October 31, 2012
The Career Readiness Partner Council, a broad-based coalition of education, business, philanthropic, and policy groups, have come together to clearly define what it means for students to be “career ready.”
The Council recently published Building Blocks For Change: What it Means to be Career Ready (www.careerreadynow.org). The Council is led by the National Association of State Directors of Career Technical Education Consortium (NASDCTEc), of which John Fischer, Vermont’s Deputy Commissioner of Education, is Vice President.
The Council’s career-readiness statement is aligned with Common Core State Standards, standards that are designed to help prepare all students to graduate high school college- and career-ready. The Council’s comprehensive vision brings career readiness to a new level. Further, the Council’s definition has been endorsed by the Smarter Balanced Assessment Consortium, of which Vermont is a governing member. Smarter Balanced assessments will be implemented in the 2014-15 school year.
“This description of career readiness aligns with our efforts in Vermont to create innovative and flexible pathways of learning for students, leading to a readiness level which is defined through multiple measures of proficiency,” said Deputy Commissioner Fischer.
The Council emphasizes the importance of developing programs that prepare students for the global economy:
Career readiness also requires a comprehensive system of supports that deliver learning when it is needed, where it is needed, how it is needed and by a cadre of experts that includes teachers and career professionals. It includes both classroom and workplace experiences, high-quality standards and instructional materials to support learning, a portfolio of assessments that gauge progress using multiple measures along a continuum from being not at all career ready to fully career ready, and finally a policy and funding structure that is aligned across K-12, higher education and business and industry sectors.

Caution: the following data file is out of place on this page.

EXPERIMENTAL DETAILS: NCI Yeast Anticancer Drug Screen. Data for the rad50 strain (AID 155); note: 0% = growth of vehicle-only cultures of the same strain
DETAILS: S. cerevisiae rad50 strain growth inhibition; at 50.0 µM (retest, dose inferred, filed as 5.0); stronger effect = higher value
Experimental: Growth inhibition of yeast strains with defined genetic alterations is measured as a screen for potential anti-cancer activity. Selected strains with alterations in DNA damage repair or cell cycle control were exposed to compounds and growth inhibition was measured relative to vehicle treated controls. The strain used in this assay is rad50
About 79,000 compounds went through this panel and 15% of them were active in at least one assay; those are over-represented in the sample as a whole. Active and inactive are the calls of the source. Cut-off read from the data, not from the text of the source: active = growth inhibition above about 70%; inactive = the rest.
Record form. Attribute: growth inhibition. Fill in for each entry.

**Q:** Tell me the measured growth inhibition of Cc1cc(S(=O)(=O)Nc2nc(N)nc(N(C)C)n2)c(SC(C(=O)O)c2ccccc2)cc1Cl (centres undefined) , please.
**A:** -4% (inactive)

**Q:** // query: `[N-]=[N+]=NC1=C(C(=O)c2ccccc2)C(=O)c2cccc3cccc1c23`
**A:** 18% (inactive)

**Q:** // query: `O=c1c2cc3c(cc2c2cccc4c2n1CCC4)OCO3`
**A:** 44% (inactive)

“The notion of college and career readiness must be broadened, shifting from its primary focus on college entrance and completion to include a mastery of key knowledge, skills and dispositions that students must foster throughout the life of their careers,” said Kimberly Green, NASDCTEc Executive Director.
The Career Readiness Partner Council brings varying perspectives and voices together to work toward the same goal – to create a clear, unified, and focused vision of what it means for students to be career ready. Council members include:
• Alliance for Excellent Education
• American Association of Community Colleges
• American School Counselor Association
• America’s Promise Alliance
• Asia Society
• Association for Career and Technical Education
• Business-Higher Education Forum
• ConnectEd: The California Center for College and Career
• Corporate Voices for Working Families
• Council of Chief State School Officers
• The Eli and Edythe Broad Foundation
• Ford Motor Company Fund
• James B. Hunt, Jr. Institute for Educational Leadership and Policy
• The Manufacturing Institute
• National Academy Foundation
• National Association of State Boards of Education
• National Association of State Directors of Career Technical Education Consortium
• National Council of La Raza
• National Education Association
• National Governors Association
• National League of Cities
• National Youth Employment Coalition
• Skills for America’s Future, The Aspen Institute
• Smarter Balanced Assessment Consortium
John Fischer, Vermont’s Deputy Commissioner of Education and Vice President of the Board of Directors of NASDCTEc, is available to answer questions at (802) 828-0488 or email@example.com.
Source: Department of Education
Last Updated at: October 31, 2012 15:15:00